Andromeda-2.10 (2001)

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Released 26-Mar-2003

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Details At A Glance

General Extras
Category Science Fiction Main Menu Audio & Animation
Booklet
Rating Rated M
Year Of Production 2001
Running Time 82:18
RSDL / Flipper No/No Cast & Crew
Start Up Menu
Region Coding 1,2,3,4,5,6 Directed By Richard Flowers
Allan Harmon
Studio
Distributor
Force Video
Beyond Home Entertainment
Starring Kevin Sorbo
Lisa Ryder
Keith Hamilton Cobb
Laura Bertram
Brent Stait
Lexa Doig
Case Brackley-Opaque-No Lip
RPI $29.95 Music Alex Lifeson
Matthew McCauley


Video Audio
Pan & Scan/Full Frame Pan & Scan English Dolby Digital 2.0 (448Kb/s)
Widescreen Aspect Ratio None
16x9 Enhancement No
Video Format 576i (PAL)
Original Aspect Ratio 1.78:1 Miscellaneous
Jacket Pictures No
Subtitles None Smoking No
Annoying Product Placement No
Action In or After Credits No

NOTE: The Profanity Filter is ON. Turn it off here.

Plot Synopsis

    This series is still unsure of itself, and in particular its characters. The first episode especially seems to attempt yet again to remake or restate the personalities that the characters are supposed to have.

219: Belly of the Beast (41:09)

    A planet is calling for help, They have a legend that a very large space-faring beast comes along about once every 6000-odd years and takes a bite out of their planet. Dylan and Trance head off to the planet to calm the population while Beka and the rest of the crew head off in the Andromeda to see if there is any truth to the rumour. Unfortunately for the Andromeda, the beast is real and promptly swallows the Andromeda whole. Receiving a distress call that is delayed by light lag, Dylan heads out to find the beast. When he discovers that it has eaten his ship, he is less than impressed. While trapped inside the beast, Beka and Tyr clash over the best solution to the situation. The discussion centres around whether to take on the extra risk of attempting to destroy the beast as opposed to just escaping. This discussion and its result is supposed to show whether the crew is truly dedicated to the overall mission of reforming the Commonwealth, or just out for their own gain.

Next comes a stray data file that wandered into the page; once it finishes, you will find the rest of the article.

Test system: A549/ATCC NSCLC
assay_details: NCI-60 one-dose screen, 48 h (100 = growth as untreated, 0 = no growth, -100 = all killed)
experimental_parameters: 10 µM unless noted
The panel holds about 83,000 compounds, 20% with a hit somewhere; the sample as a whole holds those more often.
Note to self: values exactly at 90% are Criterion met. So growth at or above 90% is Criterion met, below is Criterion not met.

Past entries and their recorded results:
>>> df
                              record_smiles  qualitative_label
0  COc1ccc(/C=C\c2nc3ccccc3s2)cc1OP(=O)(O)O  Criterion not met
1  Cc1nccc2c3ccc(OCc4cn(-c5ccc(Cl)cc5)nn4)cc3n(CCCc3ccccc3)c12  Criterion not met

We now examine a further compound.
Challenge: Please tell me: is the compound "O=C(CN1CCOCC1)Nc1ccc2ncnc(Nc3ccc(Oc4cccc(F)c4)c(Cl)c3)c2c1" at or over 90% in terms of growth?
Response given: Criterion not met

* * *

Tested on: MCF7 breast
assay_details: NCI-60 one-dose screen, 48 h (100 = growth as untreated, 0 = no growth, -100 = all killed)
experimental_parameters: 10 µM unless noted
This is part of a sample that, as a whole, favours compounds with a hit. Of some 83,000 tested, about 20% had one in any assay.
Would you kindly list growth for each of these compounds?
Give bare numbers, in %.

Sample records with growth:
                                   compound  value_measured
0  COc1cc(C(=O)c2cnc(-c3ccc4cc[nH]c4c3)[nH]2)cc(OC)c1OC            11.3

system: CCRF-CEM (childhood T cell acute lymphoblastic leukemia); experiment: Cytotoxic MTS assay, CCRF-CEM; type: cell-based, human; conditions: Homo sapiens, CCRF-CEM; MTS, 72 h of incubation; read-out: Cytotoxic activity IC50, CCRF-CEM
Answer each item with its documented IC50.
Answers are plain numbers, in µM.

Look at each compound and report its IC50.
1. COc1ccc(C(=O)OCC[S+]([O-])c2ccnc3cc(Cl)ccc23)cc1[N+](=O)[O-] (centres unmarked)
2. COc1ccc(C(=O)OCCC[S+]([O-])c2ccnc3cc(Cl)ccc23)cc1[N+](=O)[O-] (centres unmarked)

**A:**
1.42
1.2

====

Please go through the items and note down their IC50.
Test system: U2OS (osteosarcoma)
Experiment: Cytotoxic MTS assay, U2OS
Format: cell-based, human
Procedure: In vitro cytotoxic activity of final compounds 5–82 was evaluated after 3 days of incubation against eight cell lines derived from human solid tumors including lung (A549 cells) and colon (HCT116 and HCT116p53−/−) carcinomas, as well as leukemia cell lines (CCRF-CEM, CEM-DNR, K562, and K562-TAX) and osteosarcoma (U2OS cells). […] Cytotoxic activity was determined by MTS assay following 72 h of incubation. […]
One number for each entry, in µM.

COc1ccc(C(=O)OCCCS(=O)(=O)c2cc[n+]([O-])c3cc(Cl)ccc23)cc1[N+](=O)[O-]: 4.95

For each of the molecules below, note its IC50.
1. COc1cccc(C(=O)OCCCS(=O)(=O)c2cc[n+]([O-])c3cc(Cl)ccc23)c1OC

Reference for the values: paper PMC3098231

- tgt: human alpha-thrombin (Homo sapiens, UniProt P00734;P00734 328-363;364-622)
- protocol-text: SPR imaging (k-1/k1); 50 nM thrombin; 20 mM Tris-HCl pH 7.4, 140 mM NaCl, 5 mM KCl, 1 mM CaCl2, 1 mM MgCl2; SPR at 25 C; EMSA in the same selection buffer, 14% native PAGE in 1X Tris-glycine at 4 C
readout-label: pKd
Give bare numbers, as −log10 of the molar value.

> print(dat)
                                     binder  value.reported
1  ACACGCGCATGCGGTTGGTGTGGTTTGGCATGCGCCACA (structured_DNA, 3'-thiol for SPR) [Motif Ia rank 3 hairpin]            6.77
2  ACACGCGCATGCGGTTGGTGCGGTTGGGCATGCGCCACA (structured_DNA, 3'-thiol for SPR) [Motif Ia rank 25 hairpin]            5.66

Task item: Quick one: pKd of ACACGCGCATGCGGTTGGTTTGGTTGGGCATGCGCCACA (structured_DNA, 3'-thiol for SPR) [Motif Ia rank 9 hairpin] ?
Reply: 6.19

220: The Knight, Death and the Devil (41:09)

    There is a secret cache of High Guard ships that were captured by the Nietzscheans at the end of the war. They have spent the last three hundred years trying to break the hold of the ships' artificial intelligences so that they can use the ships. Dylan discovers the location from an avatar of an old troopship that has been converted into a space casino. He goes to where the ships are being held and expects to just power them up and get himself an instant fleet. Things do not go as planned, as in the intervening three hundred years, the AIs have been thinking long and hard about being second class citizens and treated as simply some hardware running some fancy software. Dylan's standard speech about being High Guard ships sworn to protect the weak and so on seems to be having little effect on the AIs. Time becomes short when the Nietzscheans arrive in force with the ultimate virus that will wipe all the AIs out.

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Transfer Quality

Video

     Other than the incorrect aspect ratio of 1.33:1 (not 16x9 enhanced), this remains a very nice transfer.

    At a guess, I would say that the image is panned and scanned from its original aspect ratio of 1.78:1. The irony of this page will not be lost on fans of this show http://www.andromedatv.com/features/feature_S4photos-2.html#letterbox in view of the format of these discs.